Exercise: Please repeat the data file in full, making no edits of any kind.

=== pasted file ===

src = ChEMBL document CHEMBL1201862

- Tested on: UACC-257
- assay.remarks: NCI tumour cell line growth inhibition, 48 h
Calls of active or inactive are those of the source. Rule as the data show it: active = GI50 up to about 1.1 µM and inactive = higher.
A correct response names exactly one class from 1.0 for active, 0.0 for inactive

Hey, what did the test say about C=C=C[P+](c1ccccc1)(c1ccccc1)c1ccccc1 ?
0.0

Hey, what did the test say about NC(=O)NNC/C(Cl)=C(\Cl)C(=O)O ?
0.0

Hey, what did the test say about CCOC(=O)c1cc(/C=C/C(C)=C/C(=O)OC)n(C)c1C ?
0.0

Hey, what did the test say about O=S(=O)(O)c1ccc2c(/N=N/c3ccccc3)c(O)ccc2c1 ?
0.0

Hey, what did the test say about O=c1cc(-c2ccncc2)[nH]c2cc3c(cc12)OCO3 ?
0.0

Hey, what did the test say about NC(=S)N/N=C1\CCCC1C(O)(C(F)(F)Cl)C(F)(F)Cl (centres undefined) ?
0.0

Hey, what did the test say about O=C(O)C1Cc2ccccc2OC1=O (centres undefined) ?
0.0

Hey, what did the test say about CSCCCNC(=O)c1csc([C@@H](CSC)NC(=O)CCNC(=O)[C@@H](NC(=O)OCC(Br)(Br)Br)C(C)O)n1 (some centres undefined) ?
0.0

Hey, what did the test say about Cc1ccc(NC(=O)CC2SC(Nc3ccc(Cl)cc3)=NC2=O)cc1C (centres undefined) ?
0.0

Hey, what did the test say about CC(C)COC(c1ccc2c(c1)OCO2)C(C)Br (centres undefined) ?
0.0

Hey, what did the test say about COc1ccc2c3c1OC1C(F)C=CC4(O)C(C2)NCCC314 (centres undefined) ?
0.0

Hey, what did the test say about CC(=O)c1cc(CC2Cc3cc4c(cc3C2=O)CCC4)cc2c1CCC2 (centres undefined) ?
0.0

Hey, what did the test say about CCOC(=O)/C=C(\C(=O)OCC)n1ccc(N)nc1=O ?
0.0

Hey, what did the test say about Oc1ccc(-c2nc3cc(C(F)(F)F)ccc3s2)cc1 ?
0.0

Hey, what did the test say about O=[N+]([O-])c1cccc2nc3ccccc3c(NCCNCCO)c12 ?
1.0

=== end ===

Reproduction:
src = ChEMBL document CHEMBL1201862

- Tested on: UACC-257
- assay.remarks: NCI tumour cell line growth inhibition, 48 h
Calls of active or inactive are those of the source. Rule as the data show it: active = GI50 up to about 1.1 µM and inactive = higher.
A correct response names exactly one class from 1.0 for active, 0.0 for inactive

Hey, what did the test say about C=C=C[P+](c1ccccc1)(c1ccccc1)c1ccccc1 ?
0.0

Hey, what did the test say about NC(=O)NNC/C(Cl)=C(\Cl)C(=O)O ?
0.0

Hey, what did the test say about CCOC(=O)c1cc(/C=C/C(C)=C/C(=O)OC)n(C)c1C ?
0.0

Hey, what did the test say about O=S(=O)(O)c1ccc2c(/N=N/c3ccccc3)c(O)ccc2c1 ?
0.0

Hey, what did the test say about O=c1cc(-c2ccncc2)[nH]c2cc3c(cc12)OCO3 ?
0.0

Hey, what did the test say about NC(=S)N/N=C1\CCCC1C(O)(C(F)(F)Cl)C(F)(F)Cl (centres undefined) ?
0.0

Hey, what did the test say about O=C(O)C1Cc2ccccc2OC1=O (centres undefined) ?
0.0

Hey, what did the test say about CSCCCNC(=O)c1csc([C@@H](CSC)NC(=O)CCNC(=O)[C@@H](NC(=O)OCC(Br)(Br)Br)C(C)O)n1 (some centres undefined) ?
0.0

Hey, what did the test say about Cc1ccc(NC(=O)CC2SC(Nc3ccc(Cl)cc3)=NC2=O)cc1C (centres undefined) ?
0.0

Hey, what did the test say about CC(C)COC(c1ccc2c(c1)OCO2)C(C)Br (centres undefined) ?
0.0

Hey, what did the test say about COc1ccc2c3c1OC1C(F)C=CC4(O)C(C2)NCCC314 (centres undefined) ?
0.0

Hey, what did the test say about CC(=O)c1cc(CC2Cc3cc4c(cc3C2=O)CCC4)cc2c1CCC2 (centres undefined) ?
0.0

Hey, what did the test say about CCOC(=O)/C=C(\C(=O)OCC)n1ccc(N)nc1=O ?
0.0

Hey, what did the test say about Oc1ccc(-c2nc3cc(C(F)(F)F)ccc3s2)cc1 ?
0.0

Hey, what did the test say about O=[N+]([O-])c1cccc2nc3ccccc3c(NCCNCCO)c12 ?
1.0